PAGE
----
Economist Thomas Sowell’s book gives universalist examples others ignore to challenge fallacies, such as the fact that black Northern soldiers did better on IQ tests in the Civil War era than southern whites, so blacks in the U.S. weren’t less intelligent on average than whites, and the root cause for lower IQ scores by both races was Southern culture. Mr. Sowell’s columns routinely provided information to explain issues attributed to racism that are actually due to differences among groups like average age (which correlates to income) and marriage rates (affects crime and poverty rates). This book gives you an entire unbiased chapter on these issues.
The Weaknesses of “Economic Facts and Fallacies”
When a book uses data over a century to back its claims, there are few complaints you can make. The book is due for an update of the references to data sets that end around 2000 to 2008.
This book is a fraction of the length of Thomas Sowell’s hallmark work “Basic Economics”. While someone could gain the equivalent of an economics degree by reading “Basic Economics”, “Economic Facts and Fallacies” can be seen as a correction and/or counterpoint to many of the commonly held misconceptions that those who have learned about business elsewhere or picked up ideas from popular culture that simply are not true. Therefore, you can read this book after “Basic Economics”, before it or separately from it but not in place of it.
Thomas Sowell’s logical and detailed analysis of fallacies about race and economics, like the myth that blacks’ high unemployment and crime is due to discrimination instead of the breakdown of the black family since 1960, has led to this black Ivy League economist being called racist. Unfortunately today, it is only possible for a black man to discuss how poverty rates were falling faster before Civil Rights legislation and affirmative action than after with minimal name-calling.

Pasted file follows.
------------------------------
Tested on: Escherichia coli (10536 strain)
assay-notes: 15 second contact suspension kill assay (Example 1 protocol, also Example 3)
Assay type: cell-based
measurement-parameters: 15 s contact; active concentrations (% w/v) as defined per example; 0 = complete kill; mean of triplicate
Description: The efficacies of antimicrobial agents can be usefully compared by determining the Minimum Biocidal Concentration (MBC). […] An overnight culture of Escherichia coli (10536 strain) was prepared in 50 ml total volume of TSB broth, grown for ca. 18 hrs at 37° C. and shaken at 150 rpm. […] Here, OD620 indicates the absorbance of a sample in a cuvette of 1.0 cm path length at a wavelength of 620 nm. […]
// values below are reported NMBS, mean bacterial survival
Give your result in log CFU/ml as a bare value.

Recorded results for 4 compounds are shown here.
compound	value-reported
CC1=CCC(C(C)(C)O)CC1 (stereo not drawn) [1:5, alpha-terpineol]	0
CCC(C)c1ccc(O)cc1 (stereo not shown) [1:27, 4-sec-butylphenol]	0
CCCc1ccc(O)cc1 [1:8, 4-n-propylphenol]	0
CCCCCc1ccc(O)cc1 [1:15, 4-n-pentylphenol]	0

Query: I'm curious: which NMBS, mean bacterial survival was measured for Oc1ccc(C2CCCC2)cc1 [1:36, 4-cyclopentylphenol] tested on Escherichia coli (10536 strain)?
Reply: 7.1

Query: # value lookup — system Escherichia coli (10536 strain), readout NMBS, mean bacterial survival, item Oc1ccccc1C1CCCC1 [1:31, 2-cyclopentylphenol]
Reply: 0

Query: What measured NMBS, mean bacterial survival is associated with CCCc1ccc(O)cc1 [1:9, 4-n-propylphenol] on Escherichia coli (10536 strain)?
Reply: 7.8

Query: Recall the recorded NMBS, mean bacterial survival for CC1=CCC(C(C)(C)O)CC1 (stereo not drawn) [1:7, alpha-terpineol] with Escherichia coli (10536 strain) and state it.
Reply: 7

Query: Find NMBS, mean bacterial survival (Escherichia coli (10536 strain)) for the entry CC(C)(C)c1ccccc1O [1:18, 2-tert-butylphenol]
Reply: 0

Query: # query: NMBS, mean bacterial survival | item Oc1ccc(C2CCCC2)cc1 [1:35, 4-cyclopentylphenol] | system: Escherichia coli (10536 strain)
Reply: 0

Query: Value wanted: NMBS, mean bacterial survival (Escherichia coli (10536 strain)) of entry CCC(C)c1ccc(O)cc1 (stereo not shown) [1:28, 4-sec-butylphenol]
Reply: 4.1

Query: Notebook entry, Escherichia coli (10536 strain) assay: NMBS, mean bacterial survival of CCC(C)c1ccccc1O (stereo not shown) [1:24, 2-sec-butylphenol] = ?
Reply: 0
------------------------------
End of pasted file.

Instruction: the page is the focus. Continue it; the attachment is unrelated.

He is less often called sexist for describing the real world data on women’s tendency to work fewer hours, travel less and make other choices that contribute to the “wage gap”. He also brings up cases like the decline in women’s proportion of college faculty being lower in the 1960s than in the 1930s, including at women’s colleges, so you cannot attribute the decline to sexism. It is actually tied to women’s average age of marriage.
His chapter “Third World Facts and Fallacies” touches on how geography affects cultures, peoples and their outcomes. “Guns, Germs and Steel” is a good in depth book on this topic.
For a better understanding on how property rights and other cultural differences led to the success of Europe and its colonies over the rest of the world, I suggest watching the TED talk “The 6 killer apps of prosperity” by Niall Ferguson.
I give Thomas Sowell’s “Economic Facts and Fallacies” five stars as an eye-opening and educational resource. It isn’t a short primer of his masterpiece “Basic Economics” but instead addresses and explains why many major economic fallacies exist and why they are wrong, in plain language and easily accessible examples.